President Obama announced Thursday night that he had ordered limited airstrikes on Islamic State militants in Iraq if needed, along with a humanitarian effort to help thousands of minority Iraqis who are stranded on a remote mountaintop with little food or water.
A senior administration official said no strikes have yet taken place, but that the military stands ready should they be deemed necessary.
"Today I authorized two operations in Iraq: targeted air strikes to protect our American personnel and a humanitarian effort to help save thousands of Iraqi civilians who are trapped" on a mountain and "facing almost certain death," he said.
Obama said he ordered the strikes on Sunni extremist convoys should they near the city of Irbil, and is fulfilling a request from the Iraqi government to help Iraqi civilians who are the target of a "brutal," "barbaric" campaign, especially against religious minorities.
An administration official said manned and unmanned planes have been "almost consistently" over Irbil recently.
A senior administration official said Obama has "placed limits" on the strikes, including that they only happen in order to protect American personnel and facilities and to prevent militants from making further advances toward Irbil.
An official said the Islamic State is a "militarily proficient organization" that "requires a level of sophistication in terms of a military response." Officials said the group's fighters launched a "multi-pronged" attack Saturday night that changed the dynamics of the situation.
But officials emphasized that the campaign against Islamic State militants will not be sustained, and that no ground troops will be involved.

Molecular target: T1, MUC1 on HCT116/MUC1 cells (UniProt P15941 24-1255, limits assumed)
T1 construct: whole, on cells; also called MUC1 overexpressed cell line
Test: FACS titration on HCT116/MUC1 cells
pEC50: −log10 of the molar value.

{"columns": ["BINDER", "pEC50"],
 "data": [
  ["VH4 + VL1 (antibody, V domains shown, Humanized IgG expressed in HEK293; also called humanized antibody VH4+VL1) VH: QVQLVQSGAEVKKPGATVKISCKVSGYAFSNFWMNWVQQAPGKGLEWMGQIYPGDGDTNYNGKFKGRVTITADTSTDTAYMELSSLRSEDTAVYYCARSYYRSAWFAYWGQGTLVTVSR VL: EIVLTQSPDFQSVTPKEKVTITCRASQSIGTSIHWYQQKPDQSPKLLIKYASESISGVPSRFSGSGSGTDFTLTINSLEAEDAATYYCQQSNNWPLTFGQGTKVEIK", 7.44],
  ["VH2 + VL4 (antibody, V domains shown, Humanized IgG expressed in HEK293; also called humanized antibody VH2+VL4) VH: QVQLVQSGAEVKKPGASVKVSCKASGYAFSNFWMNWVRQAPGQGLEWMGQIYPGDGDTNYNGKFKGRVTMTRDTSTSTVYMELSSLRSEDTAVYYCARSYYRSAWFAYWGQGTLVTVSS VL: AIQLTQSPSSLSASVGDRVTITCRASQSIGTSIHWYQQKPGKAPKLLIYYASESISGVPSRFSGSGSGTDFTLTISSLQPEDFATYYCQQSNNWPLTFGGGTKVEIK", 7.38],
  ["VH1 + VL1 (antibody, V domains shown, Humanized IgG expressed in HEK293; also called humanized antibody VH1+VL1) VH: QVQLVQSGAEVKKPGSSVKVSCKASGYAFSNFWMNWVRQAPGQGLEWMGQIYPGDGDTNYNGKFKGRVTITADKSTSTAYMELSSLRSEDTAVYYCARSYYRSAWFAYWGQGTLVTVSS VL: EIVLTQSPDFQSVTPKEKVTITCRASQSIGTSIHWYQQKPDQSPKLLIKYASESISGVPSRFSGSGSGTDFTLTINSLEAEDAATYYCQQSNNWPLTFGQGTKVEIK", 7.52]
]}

"We are not launching a sustained U.S. campaign against ISIL here because our belief is the best way to deal with the threat of ISIL is for the Iraqis to do so,” an administration official said.
Obama said the United States cannot and will not intervene in every crisis, but when there are situations where people are facing the threat of violence on a "horrific scale" and "we have the unique capabilities to avert a massacre, I believe the United States cannot turn a blind eye." He added that U.S. action in Iraq now could "prevent a genocide."
An official at the Department of Defense said the U.S. military had "conducted a humanitarian assistance operation in Northern Iraq to air drop critical meals and water for thousands of Iraqi citizens threatened by ISIL near Sinjar." The administration said it had not announced the drop until that operation was over because of safety concerns.
A U.S. official said planes dropped 8,000 ready-to-eat meals and 5,300 gallons of fresh water on the mountain. The drop lasted fewer than 15 minutes and was done at a low altitude. Officials said additional drops will take place if necessary.
The president said Thursday he ran for office in part to end the war in Iraq, and "will not allow the United States to be dragged into another war" there. He said the United States can and should support moderate forces in Iraq and will pursue a "broader strategy" that will allow Iraqis to confront the crisis.
"There is no decision that I take more seriously than the use of military force," Obama said.
Obama said an Iraqi man this week told the world that no one is coming to help.
"Today, America is coming to help," he said.
Obama said he had consulted with Congress on the potential strikes and humanitarian aid, but again did not say he would seek authorization for military action. A spokesman for Speaker Boehner said White House chief of staff Denis McDonough had called regarding the president's decision. House Speaker Nancy Pelosi was also briefed.
Sens. John McCain (R-Ariz.) and Lindsey Graham (R-S.C.) said Obama is "right" to provide humanitarian relief and authorize military strikes but that a much more comprehensive strategy is needed against ISIL.
"“We need to get beyond a policy of half measures. The President needs to devise a comprehensive strategy to degrade ISIS." the senators said in a joint statement, using another acronym for the group.
Ed O'Keefe contributed to this report.